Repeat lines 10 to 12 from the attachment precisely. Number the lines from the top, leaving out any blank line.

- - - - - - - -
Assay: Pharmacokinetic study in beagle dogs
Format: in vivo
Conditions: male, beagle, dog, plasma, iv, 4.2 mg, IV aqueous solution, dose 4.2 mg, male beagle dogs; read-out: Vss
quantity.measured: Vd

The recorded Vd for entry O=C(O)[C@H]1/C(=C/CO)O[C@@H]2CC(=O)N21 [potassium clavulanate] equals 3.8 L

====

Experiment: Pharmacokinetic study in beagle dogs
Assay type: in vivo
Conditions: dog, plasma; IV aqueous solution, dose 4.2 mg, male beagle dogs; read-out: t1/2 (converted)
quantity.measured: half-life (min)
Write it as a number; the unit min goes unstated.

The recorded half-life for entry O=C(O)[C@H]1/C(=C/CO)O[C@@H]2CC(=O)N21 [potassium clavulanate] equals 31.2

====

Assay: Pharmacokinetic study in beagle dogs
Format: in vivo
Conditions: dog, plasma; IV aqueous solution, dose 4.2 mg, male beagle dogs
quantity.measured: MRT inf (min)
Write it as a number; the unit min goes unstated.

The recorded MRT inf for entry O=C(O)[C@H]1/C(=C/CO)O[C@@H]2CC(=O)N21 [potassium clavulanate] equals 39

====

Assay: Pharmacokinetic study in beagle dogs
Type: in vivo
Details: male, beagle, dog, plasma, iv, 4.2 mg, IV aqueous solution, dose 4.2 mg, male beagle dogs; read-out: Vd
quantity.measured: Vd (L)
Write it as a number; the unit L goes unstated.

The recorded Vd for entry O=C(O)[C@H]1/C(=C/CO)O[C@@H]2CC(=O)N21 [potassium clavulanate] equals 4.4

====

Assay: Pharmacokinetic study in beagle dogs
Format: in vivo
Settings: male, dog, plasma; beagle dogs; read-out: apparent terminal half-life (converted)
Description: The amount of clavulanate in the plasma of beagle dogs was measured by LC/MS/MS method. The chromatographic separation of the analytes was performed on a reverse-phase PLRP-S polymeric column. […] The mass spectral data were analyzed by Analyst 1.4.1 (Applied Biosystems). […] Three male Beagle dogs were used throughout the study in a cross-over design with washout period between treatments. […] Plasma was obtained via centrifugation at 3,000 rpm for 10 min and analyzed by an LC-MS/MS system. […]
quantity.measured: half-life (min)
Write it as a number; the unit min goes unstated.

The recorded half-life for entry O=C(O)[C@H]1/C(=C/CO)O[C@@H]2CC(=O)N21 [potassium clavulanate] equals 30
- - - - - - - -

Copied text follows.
quantity.measured: half-life (min)
Write it as a number; the unit min goes unstated.

The recorded half-life for entry O=C(O)[C@H]1/C(=C/CO)O[C@@H]2CC(=O)N21 [potassium clavulanate] equals 31.2